I study the optimal taxation of robots, other capital, and labor income. I show that it is optimal to distort robot adoption. The robot tax (or subsidy) exploits general-equilibrium effects to compress wages, which reduces income-tax distortions of labor supply, thereby raising welfare. In the calibrated model, when robots are expensive, a robot subsidy is optimal. As robots get cheaper, it becomes optimal to tax them. Yet, when reforming the status-quo tax system, most welfare gains can be achieved by adjusting the income tax. The additional gains from taxing robots differently than other equipment capital are close to zero.
This paper studies how linear tax and education policy should optimally respond to skill-biased technical change (SBTC). SBTC affects optimal taxes and subsidies by changing i) direct distributional benefits, ii) indirect redistributional effects due to wage-(de)compression, and iii) education distortions. Analytically, the effect of SBTC on these three components is shown to be ambiguous. Simulations for the US economy demonstrate that SBTC makes the tax system more progressive, since SBTC raises the direct distributional benefits of income taxes, which more than offset their larger indirect distributional losses, and it increases education distortions. Also, SBTC lowers optimal education subsidies, since SBTC generates larger direct distributional losses of education subsidies, which more than offset their larger indirect distributional gains, and it exacerbates education distortions.
How should redistributive governments change tax and education policy in response to skill- biased technical change? To answer this question, this paper merges the canonical model of skill-biased technical change due to Katz and Murphy (1992) with the continuous-type Mirrlees (1971) model. Workers of different ability face an extensive education choice to be come high-skilled. Wages are endogenous. Optimal marginal income tax rates follow the same formula as in Mirrlees (1971). The intercept of the optimal tax function differs for low-skilled and high-skilled workers, while marginal tax rates are the same for high-skilled and low-skilled workers at the cut-off ability where workers are indifferent between being high-skilled or not. We show that education should optimally be taxed on a net basis. Moreover, optimal tax and education policies do not exploit general-equilibrium effects on the wage distribution to reduce pre-tax earnings differentials. SBTC has ambigous effects on optimal marginal tax rates depending only on how social welfare weights change. SBTC has ambiguous effects on income net taxes on education, since distributional benefits and distortions simultaneously increase. Numerical simulations demonstrate that SBTC leads to higher optimal marginal income taxes for middle incomes, while lowering marginal income taxes towards the top. Skill-biased technical change raises optimal marginal income tax rates especially around the income level of the marginally high-skilled worker. The tax system becomes more progressive in response to SBTC. Education subsidies increase in response to SBTC.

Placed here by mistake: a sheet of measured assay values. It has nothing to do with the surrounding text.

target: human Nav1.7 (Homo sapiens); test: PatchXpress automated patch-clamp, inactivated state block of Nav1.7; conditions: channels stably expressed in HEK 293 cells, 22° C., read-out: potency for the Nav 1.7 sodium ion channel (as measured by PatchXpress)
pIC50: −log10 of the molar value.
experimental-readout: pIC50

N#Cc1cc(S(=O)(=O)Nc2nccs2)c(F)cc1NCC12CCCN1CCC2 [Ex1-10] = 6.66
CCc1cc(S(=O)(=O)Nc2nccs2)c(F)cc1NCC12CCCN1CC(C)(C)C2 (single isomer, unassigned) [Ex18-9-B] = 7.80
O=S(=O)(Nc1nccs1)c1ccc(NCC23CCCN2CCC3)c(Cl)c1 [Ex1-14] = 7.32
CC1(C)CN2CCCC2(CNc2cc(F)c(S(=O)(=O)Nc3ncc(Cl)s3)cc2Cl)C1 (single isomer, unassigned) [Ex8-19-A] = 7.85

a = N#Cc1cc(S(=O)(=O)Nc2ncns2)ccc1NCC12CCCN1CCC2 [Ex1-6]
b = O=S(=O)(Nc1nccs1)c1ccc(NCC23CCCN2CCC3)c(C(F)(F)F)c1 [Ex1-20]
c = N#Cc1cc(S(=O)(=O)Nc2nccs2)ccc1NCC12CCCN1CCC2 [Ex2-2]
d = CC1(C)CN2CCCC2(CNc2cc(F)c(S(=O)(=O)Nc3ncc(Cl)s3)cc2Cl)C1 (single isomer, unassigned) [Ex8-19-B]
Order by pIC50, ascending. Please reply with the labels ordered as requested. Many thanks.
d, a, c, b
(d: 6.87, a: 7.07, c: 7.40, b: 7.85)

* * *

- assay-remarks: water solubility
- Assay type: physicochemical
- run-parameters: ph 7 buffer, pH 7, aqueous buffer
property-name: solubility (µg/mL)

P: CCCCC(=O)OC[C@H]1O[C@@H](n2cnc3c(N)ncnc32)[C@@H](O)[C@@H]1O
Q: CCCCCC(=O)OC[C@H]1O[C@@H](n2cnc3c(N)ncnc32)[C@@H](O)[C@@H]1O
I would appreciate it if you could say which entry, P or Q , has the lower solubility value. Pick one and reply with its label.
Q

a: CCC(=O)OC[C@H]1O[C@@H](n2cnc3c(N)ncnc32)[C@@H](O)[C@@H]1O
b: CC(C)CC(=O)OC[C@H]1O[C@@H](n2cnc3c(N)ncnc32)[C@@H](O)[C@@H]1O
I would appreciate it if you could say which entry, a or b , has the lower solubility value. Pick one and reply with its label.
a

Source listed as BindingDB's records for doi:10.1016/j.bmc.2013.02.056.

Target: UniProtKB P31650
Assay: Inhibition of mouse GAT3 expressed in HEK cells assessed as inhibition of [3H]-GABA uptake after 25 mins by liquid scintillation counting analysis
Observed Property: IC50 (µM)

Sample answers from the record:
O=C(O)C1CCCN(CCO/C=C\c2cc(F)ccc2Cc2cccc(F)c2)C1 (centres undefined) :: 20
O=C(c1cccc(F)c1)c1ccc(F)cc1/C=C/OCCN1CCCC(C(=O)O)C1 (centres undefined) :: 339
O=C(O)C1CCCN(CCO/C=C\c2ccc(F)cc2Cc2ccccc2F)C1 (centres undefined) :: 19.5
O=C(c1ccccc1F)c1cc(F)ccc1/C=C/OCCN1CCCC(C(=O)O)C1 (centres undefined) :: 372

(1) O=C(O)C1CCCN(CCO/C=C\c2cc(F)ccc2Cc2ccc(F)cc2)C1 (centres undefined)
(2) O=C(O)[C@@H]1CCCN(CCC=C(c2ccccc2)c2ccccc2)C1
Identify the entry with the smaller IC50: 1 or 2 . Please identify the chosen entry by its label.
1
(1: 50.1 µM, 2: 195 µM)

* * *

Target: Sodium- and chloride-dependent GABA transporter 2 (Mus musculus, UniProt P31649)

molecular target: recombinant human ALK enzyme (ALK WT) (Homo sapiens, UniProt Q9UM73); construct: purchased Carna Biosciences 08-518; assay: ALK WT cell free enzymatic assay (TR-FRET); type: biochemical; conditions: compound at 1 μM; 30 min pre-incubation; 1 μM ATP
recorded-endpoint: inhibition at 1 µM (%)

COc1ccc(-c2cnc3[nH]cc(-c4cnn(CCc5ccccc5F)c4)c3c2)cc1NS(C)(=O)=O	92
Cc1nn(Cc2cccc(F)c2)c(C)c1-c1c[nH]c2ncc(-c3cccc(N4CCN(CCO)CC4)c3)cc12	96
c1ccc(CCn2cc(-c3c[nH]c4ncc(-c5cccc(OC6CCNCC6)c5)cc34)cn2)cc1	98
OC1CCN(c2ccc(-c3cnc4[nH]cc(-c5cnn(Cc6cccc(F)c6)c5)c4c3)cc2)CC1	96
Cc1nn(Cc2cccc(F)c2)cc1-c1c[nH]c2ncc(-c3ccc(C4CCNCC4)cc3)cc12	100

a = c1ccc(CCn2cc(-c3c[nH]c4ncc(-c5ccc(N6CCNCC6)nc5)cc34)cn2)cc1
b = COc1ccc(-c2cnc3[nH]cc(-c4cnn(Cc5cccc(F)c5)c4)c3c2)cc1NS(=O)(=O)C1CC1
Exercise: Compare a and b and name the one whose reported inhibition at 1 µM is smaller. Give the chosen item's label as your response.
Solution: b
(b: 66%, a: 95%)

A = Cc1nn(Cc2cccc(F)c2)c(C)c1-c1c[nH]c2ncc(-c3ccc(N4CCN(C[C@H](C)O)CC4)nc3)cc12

Using matched employer-employee data for the Netherlands, this paper studies the proximate causes of increasing wage inequality associated with globalization and skill-biased technical change: it investigates the extent to which changes in the employment share of exporters and the exporter premium, as well as changes in the share of college graduates and the college premium have contributed to rising wage inequality in the Dutch manufacturing sector between 2001 and 2005. Decomposition techniques are used to attribute changes in the wage distribution to three components: changes in returns to characteristics, composition changes, and changes in the distribution of residuals. The main findings are as follows: first, the exporter premium changed only slightly between 2001 and 2005, thus contributing little to rising inequality; second, an increasing exporter-employment share modestly decreased overall wage dispersion; third, a rising college premium contributed between 8% and 16% to inequality growth; fourth, the contribution of a rising share of college graduates to inequality explains more than 30% of the increase in dispersion. It is concluded that if globalization contributed to wage inequality, it did so via the skill- rather than the exporter premium.